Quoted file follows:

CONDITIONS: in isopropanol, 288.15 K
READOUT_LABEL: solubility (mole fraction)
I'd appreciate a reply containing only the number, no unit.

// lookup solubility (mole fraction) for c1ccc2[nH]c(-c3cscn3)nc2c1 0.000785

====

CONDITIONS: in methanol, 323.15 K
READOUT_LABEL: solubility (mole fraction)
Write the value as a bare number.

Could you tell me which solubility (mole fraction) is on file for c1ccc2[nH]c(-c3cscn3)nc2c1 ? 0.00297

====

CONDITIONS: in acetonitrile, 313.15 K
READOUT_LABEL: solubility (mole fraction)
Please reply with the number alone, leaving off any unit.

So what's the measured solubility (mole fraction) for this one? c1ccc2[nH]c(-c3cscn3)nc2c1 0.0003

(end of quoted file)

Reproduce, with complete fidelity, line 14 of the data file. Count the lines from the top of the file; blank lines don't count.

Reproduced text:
So what's the measured solubility (mole fraction) for this one? c1ccc2[nH]c(-c3cscn3)nc2c1 0.0003